I must also add that Washington’s idea of having 800 or so Continentals rush out in advance of Lee’s detachment and attack the rear of the enemy’s army if the rear began to march away and if an opportunity presented itself was a very poor plan. I believe the rear of the army was on Lee’s side of the ravine and had about 2,000 men in the camp. So the idea of 800 men attacking 2,000 was dubious. The attackers would have been at the time of the attack entirely unsupported; they would have had to retreat immediately and try to meet up with the rest of the detachment. It reminds me of Mark Lender emphasizing that Washington wanted to do “something” to prove to Congress and the people that all the investment and training of his Continental army at Valley Forge was worth it. But this plan shows how desperate Washington was. In addition, I think there was zero chance that Morgan’s men could have assisted in a coordinated attack on the rear of the enemy. Morgan was more than two miles away and had no idea where the rear of the enemy was located. It was nighttime and he could not have known when and where an attack could have been made. The attack on the rear likely would have taken no more than 20 minutes and the attackers would have had to have retreat immediately. Morgan could have attacked somewhere else; but he did not do that on the day of the battle.

    In any event, congrats again on an incredible piece and opening up a new area of controversy!

  • Christian,
    Thanks for the accolade. Keep in mind, I don’t claim Lee disobeyed orders to attack in general; I tried to demonstrate that he pointedly disobeyed Washington’s written orders immediately after receiving them and rewrote them to fit his own plan. I know of no precedent where a subordinate is allowed that kind of discretion to dismiss written orders simply because he didn’t like the plan — a plan he voiced no objection to when it was outlined during the previous day’s face-to-face council. Choosing not to follow a superior’s written orders for a near-dawn attack with specifics provided on the size and location of the assaulting forces is the definition of insubordination, isn’t it?

    Speaking of the council, Grayson wasn’t invited because it was obvious with 2 brigades of elite picked troops within Lee’s command, Washington could never fathom Lee even considering disregarding either of them in favor the least experienced brigades to lead the rest out of Englishtown. The plan did not call for an attack by 800 attacking 2,000 as you assert; it called for an attack by 1,800–Morgan’s picked force of 1,000 officers and men was specifically ordered to strike from Richmond Mills against the right flank. The key was to hit it on both flanks right when it started moving near dawn. This would place the dual attacks southwest of the courthouse where the British rearguard encamped that night. It would have been in open ground without a morass or other impeding terrain features–when Clinton would actually have been surprised by a strike against even one of his rearward flanks, let alone both of them in a dual strike. That opportunity disappeared at 2:00 A.M. when Lee decided his plan was better. (It obviously wasn’t.)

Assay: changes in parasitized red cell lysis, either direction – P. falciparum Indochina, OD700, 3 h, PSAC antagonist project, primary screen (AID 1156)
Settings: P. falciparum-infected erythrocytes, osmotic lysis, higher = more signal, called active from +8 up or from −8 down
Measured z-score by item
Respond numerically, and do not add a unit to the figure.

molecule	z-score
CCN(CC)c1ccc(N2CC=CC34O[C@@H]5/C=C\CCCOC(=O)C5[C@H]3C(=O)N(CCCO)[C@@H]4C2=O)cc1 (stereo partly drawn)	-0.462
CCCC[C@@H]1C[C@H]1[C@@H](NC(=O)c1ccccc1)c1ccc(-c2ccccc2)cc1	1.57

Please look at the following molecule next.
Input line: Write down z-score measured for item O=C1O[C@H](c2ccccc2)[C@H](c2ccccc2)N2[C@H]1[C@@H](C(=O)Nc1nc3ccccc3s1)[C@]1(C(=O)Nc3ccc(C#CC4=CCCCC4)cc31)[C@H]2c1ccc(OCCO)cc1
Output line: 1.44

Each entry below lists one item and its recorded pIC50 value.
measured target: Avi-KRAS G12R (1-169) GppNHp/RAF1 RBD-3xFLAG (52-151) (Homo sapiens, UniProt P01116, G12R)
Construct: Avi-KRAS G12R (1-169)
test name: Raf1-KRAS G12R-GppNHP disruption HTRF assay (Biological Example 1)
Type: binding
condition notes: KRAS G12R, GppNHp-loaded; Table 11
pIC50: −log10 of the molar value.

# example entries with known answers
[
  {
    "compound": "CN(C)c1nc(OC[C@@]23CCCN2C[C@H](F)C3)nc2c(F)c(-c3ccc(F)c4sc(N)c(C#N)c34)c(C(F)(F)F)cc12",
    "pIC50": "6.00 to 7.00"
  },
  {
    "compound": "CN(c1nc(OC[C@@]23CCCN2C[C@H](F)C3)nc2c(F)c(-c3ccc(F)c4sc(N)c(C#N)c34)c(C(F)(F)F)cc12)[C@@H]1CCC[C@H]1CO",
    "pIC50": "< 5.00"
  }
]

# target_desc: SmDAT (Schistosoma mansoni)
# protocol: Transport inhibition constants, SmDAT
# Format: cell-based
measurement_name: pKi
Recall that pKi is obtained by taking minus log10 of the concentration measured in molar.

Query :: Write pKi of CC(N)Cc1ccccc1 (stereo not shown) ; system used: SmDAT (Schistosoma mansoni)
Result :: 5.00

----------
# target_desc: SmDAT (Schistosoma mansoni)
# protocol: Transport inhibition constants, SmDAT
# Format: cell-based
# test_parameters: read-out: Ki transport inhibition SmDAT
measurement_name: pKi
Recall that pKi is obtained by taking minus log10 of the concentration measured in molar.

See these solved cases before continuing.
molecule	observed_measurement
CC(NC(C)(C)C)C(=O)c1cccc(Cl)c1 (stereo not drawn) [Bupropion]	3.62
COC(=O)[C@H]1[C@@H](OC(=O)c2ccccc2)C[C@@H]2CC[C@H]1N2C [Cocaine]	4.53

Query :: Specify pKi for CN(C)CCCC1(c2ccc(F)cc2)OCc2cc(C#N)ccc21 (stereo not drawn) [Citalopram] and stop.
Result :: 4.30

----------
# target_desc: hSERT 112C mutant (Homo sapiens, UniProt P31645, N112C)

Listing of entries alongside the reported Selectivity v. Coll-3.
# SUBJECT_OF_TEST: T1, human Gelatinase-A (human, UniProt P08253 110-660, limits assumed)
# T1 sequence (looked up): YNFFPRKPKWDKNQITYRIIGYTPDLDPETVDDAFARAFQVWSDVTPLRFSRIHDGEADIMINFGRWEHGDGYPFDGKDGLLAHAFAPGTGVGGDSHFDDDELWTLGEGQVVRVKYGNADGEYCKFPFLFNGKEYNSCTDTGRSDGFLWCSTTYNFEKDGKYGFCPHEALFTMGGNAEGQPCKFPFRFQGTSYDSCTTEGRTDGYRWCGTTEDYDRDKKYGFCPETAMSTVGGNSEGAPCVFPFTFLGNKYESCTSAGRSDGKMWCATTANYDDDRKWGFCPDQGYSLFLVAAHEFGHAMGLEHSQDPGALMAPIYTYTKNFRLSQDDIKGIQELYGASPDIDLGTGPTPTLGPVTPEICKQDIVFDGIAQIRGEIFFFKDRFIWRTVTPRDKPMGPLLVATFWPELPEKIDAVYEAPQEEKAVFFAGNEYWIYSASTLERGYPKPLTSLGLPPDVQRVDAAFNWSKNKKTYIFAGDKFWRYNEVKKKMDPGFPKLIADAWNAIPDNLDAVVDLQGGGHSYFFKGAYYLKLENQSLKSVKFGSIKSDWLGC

• Gary and Christian, I thoroughly enjoyed reading your back-and-forth on Lee’s behavior before and during the Monmouth Battle. With the benefit of hindsight and your analyses, the most significant issue for me is not bringing Daniel Morgan’s command into the battle. Morgan’s unit should have been the eyes and ears of the Continental vanguard and fixed the British in battle as it performed during the Saratoga campaign. A timely flanking attack by Morgan’s corps could have made a big difference. Gary, you believe Lee did not give Morgan proper, unambiguous orders. While this appears true, the failure to incorporate Morgan’s command into the battle plan seems to be the most egregious error for which, in my view, Lee, Washington, and Morgan all have some culpability.

  • Gary: On your first point, I agree with you that Lee was on the path you describe. But he did timely order Grayson to march to the enemy around 1:30 a.m., and if Grayson had not experienced his two delays, he would have likely arrived in time before the British rear guard moved off. And Lee did have an order delivered to Grayson to attack the enemy prior to Grayson reaching the enemy. I think those are the two most important factors and therefore I am not seeing Lee being properly convicted of not attacking the enemy by 7 am. On your second point, I stick by my belief that there was zero chance that Morgan would have been able to coordinate with Grayson on an attack on the British rear guard. He and his men were more than two miles away. Once Grayson arrived at the enemy’s camp, he would have had to have attacked immediately or not all. If he did attack immediately, the attack likely would have been over in about twenty minutes and then Grayson and his troops would have had to have high-tailed it back to the rest of Lee’s detachment. This would not have provided Morgan any material time to march to join in Grayson’s attack–Morgan had no idea where the rear guard was, it was nighttime, and he was more than an hour away in marching time. Also Morgan’s orders were to attack the enemy’s flank (not rear). There was no order that was more specific asking Morgan to coordinate his attack with another force. I guess we will agree to disagree! But your new material has made the issue one where reasonable people could disagree.